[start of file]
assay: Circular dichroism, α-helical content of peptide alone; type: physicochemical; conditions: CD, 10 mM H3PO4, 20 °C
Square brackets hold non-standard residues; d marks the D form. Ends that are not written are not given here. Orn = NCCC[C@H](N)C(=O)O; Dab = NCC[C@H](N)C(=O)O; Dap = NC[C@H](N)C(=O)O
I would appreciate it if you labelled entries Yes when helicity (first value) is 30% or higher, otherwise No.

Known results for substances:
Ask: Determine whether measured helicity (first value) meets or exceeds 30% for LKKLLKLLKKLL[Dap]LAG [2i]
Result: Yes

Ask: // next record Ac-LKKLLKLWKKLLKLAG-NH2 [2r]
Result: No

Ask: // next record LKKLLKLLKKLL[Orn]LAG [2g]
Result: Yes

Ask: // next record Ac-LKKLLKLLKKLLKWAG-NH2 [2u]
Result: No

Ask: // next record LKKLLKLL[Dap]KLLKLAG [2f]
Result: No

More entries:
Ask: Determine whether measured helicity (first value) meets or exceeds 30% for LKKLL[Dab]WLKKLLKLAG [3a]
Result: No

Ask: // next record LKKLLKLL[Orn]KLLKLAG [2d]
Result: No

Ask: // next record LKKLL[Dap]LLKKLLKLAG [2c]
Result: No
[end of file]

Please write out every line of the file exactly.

assay: Circular dichroism, α-helical content of peptide alone; type: physicochemical; conditions: CD, 10 mM H3PO4, 20 °C
Square brackets hold non-standard residues; d marks the D form. Ends that are not written are not given here. Orn = NCCC[C@H](N)C(=O)O; Dab = NCC[C@H](N)C(=O)O; Dap = NC[C@H](N)C(=O)O
I would appreciate it if you labelled entries Yes when helicity (first value) is 30% or higher, otherwise No.

Known results for substances:
Ask: Determine whether measured helicity (first value) meets or exceeds 30% for LKKLLKLLKKLL[Dap]LAG [2i]
Result: Yes

Ask: // next record Ac-LKKLLKLWKKLLKLAG-NH2 [2r]
Result: No

Ask: // next record LKKLLKLLKKLL[Orn]LAG [2g]
Result: Yes

Ask: // next record Ac-LKKLLKLLKKLLKWAG-NH2 [2u]
Result: No

Ask: // next record LKKLLKLL[Dap]KLLKLAG [2f]
Result: No

More entries:
Ask: Determine whether measured helicity (first value) meets or exceeds 30% for LKKLL[Dab]WLKKLLKLAG [3a]
Result: No

Ask: // next record LKKLLKLL[Orn]KLLKLAG [2d]
Result: No

Ask: // next record LKKLL[Dap]LLKKLLKLAG [2c]
Result: No